Fritzie and Miss Chick have been the grateful beneficiaries of fruits and vegetables leftover from lunch and snack time. Their culinary tastes have grown exponentially. Their cuisine now includes blackberries, strawberries, wheat crackers, mealworms, and barbecued ribs. Their favorite is watermelon. The warm sun of spring along with their ample diet has transformed them into prolific layers. They each lay an egg almost daily. These delicious eggs are welcome payment for the time we spend cleaning up after them!
These two girls are so inseparable that my heart skips a beat when I catch a glimpse of one outside without the other. If you see Fritzie or Miss Chick in the courtyard, please stop to say hello. If you happen to have watermelon in your pocket, you will become instant friends!

On the Topic of a Furry Friend

Posted December 15, 2014

By Sarah Kern


The Toddlers meet Piggy


I must preface this blog by saying I am an animal lover. If my husband had a nickel for every time I asked him for a new dog or called him from a pet adoption event, he’d be a rich man. You may have noticed that I’m not alone in this at All Seasons. We are all animal lovers. After our beloved Miss Chick passed in November of last year, many tears were shed. You also may have noticed her absence was filled with not one, but two chickens.

We lost our beloved Rex the day after the last day of school in June. Rex had been ill for months, but he seemingly held on so our students wouldn’t have to grieve the loss of another pet before the year’s end. And, perhaps you’ve heard, his absence was filled with not one, but two guinea pigs.  Now the Winter Room has almost as many pets as it does toddlers. But there is a method to our madness!

Every preschool teacher has certain standards that she holds highest in her classroom. For me, what’s most important is that my students are nurturing and kind. Beyond modeling the kind of behavior I expect from my students and encouraging caring interactions between children, having pets provides another way to grow these skills.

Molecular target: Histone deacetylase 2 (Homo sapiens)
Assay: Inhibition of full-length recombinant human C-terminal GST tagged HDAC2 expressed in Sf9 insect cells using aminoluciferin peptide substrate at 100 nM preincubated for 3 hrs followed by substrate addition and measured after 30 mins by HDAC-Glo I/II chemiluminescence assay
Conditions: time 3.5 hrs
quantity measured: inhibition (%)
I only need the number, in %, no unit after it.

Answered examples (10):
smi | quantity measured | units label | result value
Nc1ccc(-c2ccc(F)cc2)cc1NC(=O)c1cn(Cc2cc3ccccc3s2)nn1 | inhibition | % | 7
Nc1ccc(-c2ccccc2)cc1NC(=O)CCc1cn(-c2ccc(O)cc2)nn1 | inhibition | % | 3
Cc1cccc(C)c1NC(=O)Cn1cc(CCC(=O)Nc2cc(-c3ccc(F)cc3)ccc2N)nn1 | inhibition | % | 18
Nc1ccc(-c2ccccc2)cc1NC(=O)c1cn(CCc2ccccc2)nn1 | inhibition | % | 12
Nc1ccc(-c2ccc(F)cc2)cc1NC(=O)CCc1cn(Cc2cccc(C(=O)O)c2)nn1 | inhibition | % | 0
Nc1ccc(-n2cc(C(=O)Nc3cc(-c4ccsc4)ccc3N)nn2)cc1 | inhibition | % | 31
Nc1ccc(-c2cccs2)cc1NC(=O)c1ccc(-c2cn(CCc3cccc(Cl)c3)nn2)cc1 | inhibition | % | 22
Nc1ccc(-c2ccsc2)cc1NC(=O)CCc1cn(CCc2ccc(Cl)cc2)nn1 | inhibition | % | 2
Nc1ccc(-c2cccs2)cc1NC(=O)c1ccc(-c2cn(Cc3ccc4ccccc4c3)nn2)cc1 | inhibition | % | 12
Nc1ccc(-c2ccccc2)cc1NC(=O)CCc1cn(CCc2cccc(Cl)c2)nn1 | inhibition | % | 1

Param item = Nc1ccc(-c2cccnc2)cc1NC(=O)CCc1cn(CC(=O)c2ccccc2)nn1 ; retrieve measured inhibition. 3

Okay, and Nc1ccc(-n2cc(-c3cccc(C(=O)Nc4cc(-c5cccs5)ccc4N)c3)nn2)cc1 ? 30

Research shows that having classroom pets encourages children to be nurturing. With an animal, there tends to be a swift natural consequence for behavior that is too rough, startling or unkind. A pet might run away, hide, or even nip when threatened. Children quickly learn that if they want to spend time with a pet, they must be careful and they must be kind. Isn’t that the message we want them to learn about people, too?

One of my favorite things I read about the benefits of pets in a classroom is that while having a pet benefits all children, it is especially important to young boys, who often don’t have the chance to practice the nurturing skills girls do in our society.


Quietly observing Piggy and Oink

In addition, having a pet teaches responsibility. We have already talked about how important it is that we feed and water the guinea pigs and keep their home safe and clean. Judging by how well the toddlers remember to feed our Betta and Danio fish, I don’t think our piggies will be neglected.

There’s one more awesome benefit to having pets in the classroom. Research show that pets and humans can actually become friends. Guinea pigs love human contact, and these interactions can lead to deep bonds. Human-animal friendships strengthen social skills and increase self-esteem in young children.

So stop by and visit our new friends in the Winter Room! I think you’ll like them.